Comments: As part of the implementation of the demand forecasting sub-plan in the Comprehensive Inventory Management Improvement Plan, the Office of the Secretary of Defense, the services, and DLA performed an analysis that showed there was not a need for service-DLA risk-sharing because supply support requests forecasts were not causing DLA to procure excess inventory. As a result of the analysis, DOD was able to focus its improvement efforts on other root causes contributing to mismatches between inventory levels and requirement, such as improving the supply support request process.

    Recommendation: The Secretary of Defense should direct the Under Secretary of Defense for Acquisition, Technology and Logistics, in conjunction with the Director, Defense Logistics Agency, and the Secretaries of the Army, the Navy, and the Air Force, to formally evaluate and report on the feasibility of requiring up-front military service funding for a portion of their supply support requests.

    Agency Affected: Department of Defense

  7. Status: Closed - Implemented

    Comments: As a result of a congressional requirement to develop a corrective action plan for inventory management, DOD established its Comprehensive Inventory Management Improvement Plan (CIMIP) in 2010. Through the implementation of CIMIP, which occurred in 2011 and 2012, the Office of the Secretary of Defense (OSD) maintains oversight of DOD inventory improvement efforts and tracks inventory metrics on a monthly basis. Some of these inventory metrics measure cost efficiency. For example, a key cost-efficiency metric tracked through the CIMIP is the percentage of on-order inventory that is excess to requirements. A sub-plan of the CIMIP serves as DOD's action plan to reduce on-order excess, and includes objectives and timeframes. DLA helped to develop the CIMIP, is implementing improvement efforts, and is included in OSD's monthly reviews. In addition to participating in the CIMIP, DLA tracks a number of inventory metrics internally.

    Recommendation: The Secretary of Defense should direct the Under Secretary of Defense for Acquisition, Technology and Logistics, in conjunction with the Director, Defense Logistics Agency, and the Secretaries of the Army, the Navy, and the Air Force, to establish goals and metrics for tracking and assessing the cost efficiency of inventory management in accordance with DOD's policy requiring DLA and the services to minimize investment in secondary item inventory while providing inventory needed; develop and implement an approach for integrating these goals and metrics with inventory management improvement efforts; and incorporate the goals and metrics into existing management and oversight processes.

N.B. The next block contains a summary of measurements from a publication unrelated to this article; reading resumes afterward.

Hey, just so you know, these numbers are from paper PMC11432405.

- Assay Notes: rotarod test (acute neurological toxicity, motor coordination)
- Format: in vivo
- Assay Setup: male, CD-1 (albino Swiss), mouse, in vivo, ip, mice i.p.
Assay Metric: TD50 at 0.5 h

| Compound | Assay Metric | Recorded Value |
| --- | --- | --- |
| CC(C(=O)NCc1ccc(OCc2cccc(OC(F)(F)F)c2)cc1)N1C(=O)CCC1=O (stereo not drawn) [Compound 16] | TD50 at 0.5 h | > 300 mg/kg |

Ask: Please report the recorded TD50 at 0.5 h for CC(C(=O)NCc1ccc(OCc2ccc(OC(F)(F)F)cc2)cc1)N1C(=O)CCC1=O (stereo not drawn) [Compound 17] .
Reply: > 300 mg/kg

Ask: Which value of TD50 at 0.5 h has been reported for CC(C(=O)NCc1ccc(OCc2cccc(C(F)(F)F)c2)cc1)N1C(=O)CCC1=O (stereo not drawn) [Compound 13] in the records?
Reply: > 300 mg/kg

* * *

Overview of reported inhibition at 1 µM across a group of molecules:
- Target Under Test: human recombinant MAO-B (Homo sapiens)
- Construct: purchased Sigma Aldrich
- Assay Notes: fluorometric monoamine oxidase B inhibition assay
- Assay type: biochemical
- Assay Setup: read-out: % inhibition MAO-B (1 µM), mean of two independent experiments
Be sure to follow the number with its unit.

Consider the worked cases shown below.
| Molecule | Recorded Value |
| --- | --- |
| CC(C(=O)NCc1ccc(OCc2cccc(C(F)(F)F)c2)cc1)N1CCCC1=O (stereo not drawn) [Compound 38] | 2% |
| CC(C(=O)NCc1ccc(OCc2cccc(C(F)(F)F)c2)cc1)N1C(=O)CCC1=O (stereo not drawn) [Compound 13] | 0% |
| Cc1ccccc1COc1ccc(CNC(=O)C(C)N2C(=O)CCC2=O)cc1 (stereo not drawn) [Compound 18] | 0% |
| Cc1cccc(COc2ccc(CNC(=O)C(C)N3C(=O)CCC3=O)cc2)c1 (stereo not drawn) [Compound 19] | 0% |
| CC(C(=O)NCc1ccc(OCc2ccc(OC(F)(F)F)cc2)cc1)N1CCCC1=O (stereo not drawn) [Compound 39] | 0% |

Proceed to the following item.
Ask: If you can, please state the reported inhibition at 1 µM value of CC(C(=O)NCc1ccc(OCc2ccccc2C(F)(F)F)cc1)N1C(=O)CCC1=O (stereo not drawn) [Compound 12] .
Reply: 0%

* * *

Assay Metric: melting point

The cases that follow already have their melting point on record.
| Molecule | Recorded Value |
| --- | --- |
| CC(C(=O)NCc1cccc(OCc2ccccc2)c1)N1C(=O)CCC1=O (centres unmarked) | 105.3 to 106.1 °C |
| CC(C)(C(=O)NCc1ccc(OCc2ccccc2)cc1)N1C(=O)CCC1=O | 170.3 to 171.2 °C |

Agency Affected: Department of Defense

  8. Status: Closed - Implemented

    Comments: As a result of this and other inventory-related recommendations and a congressional mandate, DOD developed a comprehensive plan for improving the inventory management systems of the military departments and DLA in late 2010. In part, this plan laid out several actions that occurred over 2011 and 2012 to improve the management of CRS across the department, including annual reviews of CRS. In June 2014, GAO reported that DLA had disposed of over a billion dollars in contingency retention stock in 2012 and 2013. Previously, according to DLA officials, the military services were allowed to exclude from disposal inventory associated with a particular weapon system that was not needed to meet requirements. Establishing new procedures, DLA, in collaboration with the military services, reduced the number of excluded weapon systems from 96 in fiscal year 2010 to 17 in fiscal year 2013. In addition, DLA imposed constraints on the amount of inventory that could be retained as contingency retention stock for the excluded weapon systems. Due to improving its policies, procedures, and operations for the management of CRS, DLA has improved the efficiency and effectiveness of its inventory management operations.

    Recommendation: The Secretary of Defense should direct the Secretaries of the Army, the Navy, and the Air Force to certify to DLA which items and what quantities of the contingency reserve stock should be retained, in response to DLA's requests that they do so, and direct the Under Secretary of Defense for Acquisition, Logistics and Technology to provide guidance and oversight of this certification process.

    Agency Affected: Department of Defense